Here, we employed our environmentally-driven population dynamics model of Ae. albopictus, which has been validated on the Emilia-Romagna region of Italy and demonstrated reasonably good predictive capacity across Europe [10]. We developed a discrete-time stochastic susceptible / exposed / infected / recovered / chronic-stage (SEIRC) model for Ae. albopictus-borne chikungunya transmission. We implemented the model in ANSI C and developed a Python interface to run and facilitate integration with various environmental data sets. The code and related material are available in the albopictus Python package (v.0.8). Instead of imposing any estimated CHIKV transmission parameters, we adopted a Bayesian approach to inform the parameters using the outbreak surveillance data. We used the Python (v2.7) implementation of the hoppMCMC (v0.5) algorithm to arrive at a set of parameter configurations, which explains the surveillance data best. The algorithm benefits from a variable acceptance probability to traverse the posterior distribution and to sample the most probable parameter configurations.


The resulting model predicts that the outbreak in Italy could have lasted longer if not for the administration of effective vector control measures [3, 11]. According to the model, the probability for a secondary infection resulting from the imported (index) case was as high as 0.43. In addition, between the time of virus introduction and the predicted end of the outbreak, towards the end of November, the model predicted that the median number of human infections, including both symptomatic and asymptomatic cases, was 1700 (95% CI: 100 – 3900). These predictions correspond to a high outbreak risk for the combination of location and time of virus introduction. We estimated that both the probability and impact of the outbreak are in agreement with the data and the previous study of Poletti et al. [12] although our inference procedure employed no prior information on parameter values but benefitted only from the observed epidemic trajectory (Figure 1).



Figure 1. Predicted epidemic trajectory of the Italian chikungunya outbreak. Trajectories are predicted with (red) or without (grey) vector control measures (intervention), and compared against the incidence reports (dark circles). Estimated date of introduction of the first infectious human case (the index case) is also shown. Solid lines indicate the median and the shaded areas indicate the 95% range of predicted epidemic trajectories.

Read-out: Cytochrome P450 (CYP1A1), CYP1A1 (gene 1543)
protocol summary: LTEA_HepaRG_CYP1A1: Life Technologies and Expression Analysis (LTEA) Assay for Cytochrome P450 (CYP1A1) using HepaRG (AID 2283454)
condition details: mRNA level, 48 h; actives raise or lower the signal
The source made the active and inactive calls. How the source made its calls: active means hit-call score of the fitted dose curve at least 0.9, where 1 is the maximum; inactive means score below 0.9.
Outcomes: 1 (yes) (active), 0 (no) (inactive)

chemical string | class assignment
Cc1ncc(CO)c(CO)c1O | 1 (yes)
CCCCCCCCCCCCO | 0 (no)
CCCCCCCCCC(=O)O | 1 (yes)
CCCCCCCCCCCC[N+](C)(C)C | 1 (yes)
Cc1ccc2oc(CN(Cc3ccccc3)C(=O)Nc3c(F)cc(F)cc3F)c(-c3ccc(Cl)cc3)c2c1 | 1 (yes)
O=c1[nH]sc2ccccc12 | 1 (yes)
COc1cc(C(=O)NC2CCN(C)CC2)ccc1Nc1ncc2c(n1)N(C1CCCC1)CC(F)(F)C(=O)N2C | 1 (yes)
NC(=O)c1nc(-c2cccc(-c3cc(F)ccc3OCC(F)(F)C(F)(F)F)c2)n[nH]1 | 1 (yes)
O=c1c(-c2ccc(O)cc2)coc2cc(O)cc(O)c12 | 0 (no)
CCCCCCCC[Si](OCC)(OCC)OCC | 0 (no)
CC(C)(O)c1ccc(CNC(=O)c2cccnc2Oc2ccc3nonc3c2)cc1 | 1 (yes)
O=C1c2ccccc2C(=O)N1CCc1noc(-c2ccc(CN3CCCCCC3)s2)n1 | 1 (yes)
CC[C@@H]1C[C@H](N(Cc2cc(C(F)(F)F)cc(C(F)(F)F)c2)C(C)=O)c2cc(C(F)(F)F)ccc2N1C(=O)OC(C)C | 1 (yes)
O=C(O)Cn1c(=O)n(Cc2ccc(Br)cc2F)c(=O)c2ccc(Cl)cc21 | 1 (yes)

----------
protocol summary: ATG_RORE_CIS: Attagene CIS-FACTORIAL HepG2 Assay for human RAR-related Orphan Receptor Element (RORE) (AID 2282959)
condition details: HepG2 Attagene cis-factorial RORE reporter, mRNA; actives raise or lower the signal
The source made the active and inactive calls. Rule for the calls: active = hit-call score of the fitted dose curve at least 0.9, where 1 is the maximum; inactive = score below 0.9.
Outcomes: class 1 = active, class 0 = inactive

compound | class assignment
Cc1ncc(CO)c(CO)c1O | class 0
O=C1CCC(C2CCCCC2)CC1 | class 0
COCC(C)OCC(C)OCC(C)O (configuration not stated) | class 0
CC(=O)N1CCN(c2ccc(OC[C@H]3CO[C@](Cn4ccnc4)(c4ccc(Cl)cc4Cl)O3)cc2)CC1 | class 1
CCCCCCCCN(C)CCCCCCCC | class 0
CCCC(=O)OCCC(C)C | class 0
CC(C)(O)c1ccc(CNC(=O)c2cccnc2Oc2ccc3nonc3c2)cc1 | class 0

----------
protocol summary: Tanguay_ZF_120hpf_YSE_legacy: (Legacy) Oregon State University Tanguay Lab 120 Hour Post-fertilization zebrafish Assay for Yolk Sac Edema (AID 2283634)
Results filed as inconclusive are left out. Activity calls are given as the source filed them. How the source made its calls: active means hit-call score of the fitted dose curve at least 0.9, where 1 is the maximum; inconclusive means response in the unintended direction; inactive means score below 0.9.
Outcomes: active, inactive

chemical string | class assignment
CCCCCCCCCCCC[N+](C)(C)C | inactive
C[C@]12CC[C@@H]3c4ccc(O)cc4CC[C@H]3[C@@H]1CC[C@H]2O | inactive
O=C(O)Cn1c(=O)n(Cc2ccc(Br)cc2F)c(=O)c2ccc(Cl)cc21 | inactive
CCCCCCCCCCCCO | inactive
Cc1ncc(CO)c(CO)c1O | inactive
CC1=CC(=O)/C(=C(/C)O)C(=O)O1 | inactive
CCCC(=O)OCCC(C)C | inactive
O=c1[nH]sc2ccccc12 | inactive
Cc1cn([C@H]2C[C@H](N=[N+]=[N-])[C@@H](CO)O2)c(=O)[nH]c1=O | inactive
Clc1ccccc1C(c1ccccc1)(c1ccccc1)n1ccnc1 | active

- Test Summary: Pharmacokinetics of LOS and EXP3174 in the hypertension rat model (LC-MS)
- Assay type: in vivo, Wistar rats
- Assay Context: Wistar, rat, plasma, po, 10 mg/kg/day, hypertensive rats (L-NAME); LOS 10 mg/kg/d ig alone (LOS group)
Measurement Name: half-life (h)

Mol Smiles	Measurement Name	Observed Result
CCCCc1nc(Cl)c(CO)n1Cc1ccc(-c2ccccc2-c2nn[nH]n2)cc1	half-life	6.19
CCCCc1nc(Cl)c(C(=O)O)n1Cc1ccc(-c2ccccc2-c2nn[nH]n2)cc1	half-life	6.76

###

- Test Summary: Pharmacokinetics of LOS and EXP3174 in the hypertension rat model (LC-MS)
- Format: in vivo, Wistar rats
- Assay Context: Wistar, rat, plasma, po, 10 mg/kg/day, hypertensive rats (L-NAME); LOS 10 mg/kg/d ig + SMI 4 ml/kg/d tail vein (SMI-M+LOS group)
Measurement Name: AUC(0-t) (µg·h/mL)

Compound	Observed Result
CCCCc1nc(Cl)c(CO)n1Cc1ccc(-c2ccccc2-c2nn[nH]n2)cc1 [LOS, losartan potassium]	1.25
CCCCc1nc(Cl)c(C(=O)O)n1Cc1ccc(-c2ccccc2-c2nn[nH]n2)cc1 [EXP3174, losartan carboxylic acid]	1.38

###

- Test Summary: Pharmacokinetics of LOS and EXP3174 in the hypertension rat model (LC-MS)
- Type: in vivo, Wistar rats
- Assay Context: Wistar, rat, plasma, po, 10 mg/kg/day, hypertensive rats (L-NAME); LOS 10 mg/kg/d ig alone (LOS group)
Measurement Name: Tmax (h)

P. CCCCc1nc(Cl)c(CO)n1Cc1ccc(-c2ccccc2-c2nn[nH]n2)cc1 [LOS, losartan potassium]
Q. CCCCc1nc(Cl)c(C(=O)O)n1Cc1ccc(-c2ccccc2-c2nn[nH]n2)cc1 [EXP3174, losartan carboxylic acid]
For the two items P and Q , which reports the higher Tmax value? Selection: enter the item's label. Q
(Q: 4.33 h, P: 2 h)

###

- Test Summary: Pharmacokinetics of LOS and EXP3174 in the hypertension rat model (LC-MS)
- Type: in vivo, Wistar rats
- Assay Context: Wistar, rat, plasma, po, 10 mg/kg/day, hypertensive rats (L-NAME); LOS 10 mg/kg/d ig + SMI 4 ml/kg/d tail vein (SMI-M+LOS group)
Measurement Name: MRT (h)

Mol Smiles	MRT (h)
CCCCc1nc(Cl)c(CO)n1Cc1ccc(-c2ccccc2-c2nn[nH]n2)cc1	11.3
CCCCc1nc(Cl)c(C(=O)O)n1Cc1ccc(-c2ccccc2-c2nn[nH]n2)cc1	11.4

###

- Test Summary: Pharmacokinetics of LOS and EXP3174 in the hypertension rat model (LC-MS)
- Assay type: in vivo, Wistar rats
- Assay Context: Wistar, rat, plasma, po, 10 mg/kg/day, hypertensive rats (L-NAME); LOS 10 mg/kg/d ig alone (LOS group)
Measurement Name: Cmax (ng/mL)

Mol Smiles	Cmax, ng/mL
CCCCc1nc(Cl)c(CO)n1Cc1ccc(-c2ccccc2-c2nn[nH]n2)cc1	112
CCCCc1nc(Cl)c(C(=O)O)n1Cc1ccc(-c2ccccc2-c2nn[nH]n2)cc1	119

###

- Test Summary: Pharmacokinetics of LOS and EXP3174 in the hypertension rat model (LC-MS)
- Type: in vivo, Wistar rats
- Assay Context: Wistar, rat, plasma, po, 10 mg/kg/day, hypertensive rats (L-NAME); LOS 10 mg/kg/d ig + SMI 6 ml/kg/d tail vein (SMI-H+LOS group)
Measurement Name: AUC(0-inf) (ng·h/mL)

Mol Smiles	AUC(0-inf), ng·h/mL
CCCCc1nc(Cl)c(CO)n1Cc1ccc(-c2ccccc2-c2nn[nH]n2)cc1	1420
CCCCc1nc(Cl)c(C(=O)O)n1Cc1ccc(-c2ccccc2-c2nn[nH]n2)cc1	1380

We defined two indicators of outbreak severity, outbreak risk and outbreak impact, and assessed the Italian chikungunya outbreak using our model. Outbreak risk, which is similar to the traditional measure R0, is the probability that an infected host gives rise to a secondary infection in a fully susceptible human population. Outbreak impact, on the other hand, is the number of human infections observed during the course of an outbreak. Instead of employing any simplifying assumptions to calculate outbreak severity, we estimated these indicators numerically from the model output.


In Figure 2, we demonstrate the behaviour of each indicator with respect to the time of introduction of the index case. We found that the outbreak risk is higher at the beginning of the mosquito season, then, it drops gradually. The risk decreases earlier than the decline in adult abundance, as it is associated with both vector count and activity. The non-zero outbreak risk during winter months is due to the existence of the chronic stage, often overlooked by traditional modelling approaches; the introduction of an infectious person might trigger a chronic infection, which might relapse anytime during a high-risk period. According to the mission report of the European Centre for Disease Prevention and Control (ECDC) [3], the index case was introduced on 15 June, but the infectious episode resulting in the outbreak was a relapse on 23 June, which makes the modelling of the chronic stage relevant for the Italian chikungunya outbreak.



Figure 2. Risk assessment of Ae. albopictus-borne chikungunya. The median outbreak risk (red line, scale on the right) and the median impact ratio (fraction of total infections, black line, scale on the right) are plotted together with predicted adult abundance (blue line, scale on the left). The x-axis corresponds to the time of introduction of the index case.


While traditional measures pertain to the outbreak risk, the impact of a possible outbreak can be determined by following transmission dynamics in time. The model suggests that the impact is larger if an outbreak takes place at the beginning of the mosquito season. In essence, time-dependent risk assessment of an Ae. albopictus-borne chikungunya outbreak can be categorised into four consecutive stages: low risk-high impact, high risk-high impact, high risk-low impact, and low risk-low impact.


The current study is a step towards a global outbreak model for Ae. albopictus-borne chikungunya, and a foundation for developing widely applicable disease transmission models for other vector-borne diseases by employing surveillance data as the main source of information.